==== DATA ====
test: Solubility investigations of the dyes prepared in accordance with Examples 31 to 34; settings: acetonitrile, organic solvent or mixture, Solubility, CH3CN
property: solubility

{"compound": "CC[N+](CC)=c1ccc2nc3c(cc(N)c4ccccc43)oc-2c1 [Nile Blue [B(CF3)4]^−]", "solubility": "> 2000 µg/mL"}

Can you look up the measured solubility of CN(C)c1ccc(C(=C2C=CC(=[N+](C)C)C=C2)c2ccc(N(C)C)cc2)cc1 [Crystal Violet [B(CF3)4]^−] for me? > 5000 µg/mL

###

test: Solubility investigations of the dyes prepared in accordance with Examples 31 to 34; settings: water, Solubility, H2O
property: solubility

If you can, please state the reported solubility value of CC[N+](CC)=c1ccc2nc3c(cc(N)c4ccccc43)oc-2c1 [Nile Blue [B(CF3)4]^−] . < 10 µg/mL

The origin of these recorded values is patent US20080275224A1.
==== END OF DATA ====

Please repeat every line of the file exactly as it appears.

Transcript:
test: Solubility investigations of the dyes prepared in accordance with Examples 31 to 34; settings: acetonitrile, organic solvent or mixture, Solubility, CH3CN
property: solubility

{"compound": "CC[N+](CC)=c1ccc2nc3c(cc(N)c4ccccc43)oc-2c1 [Nile Blue [B(CF3)4]^−]", "solubility": "> 2000 µg/mL"}

Can you look up the measured solubility of CN(C)c1ccc(C(=C2C=CC(=[N+](C)C)C=C2)c2ccc(N(C)C)cc2)cc1 [Crystal Violet [B(CF3)4]^−] for me? > 5000 µg/mL

###

test: Solubility investigations of the dyes prepared in accordance with Examples 31 to 34; settings: water, Solubility, H2O
property: solubility

If you can, please state the reported solubility value of CC[N+](CC)=c1ccc2nc3c(cc(N)c4ccccc43)oc-2c1 [Nile Blue [B(CF3)4]^−] . < 10 µg/mL

The origin of these recorded values is patent US20080275224A1.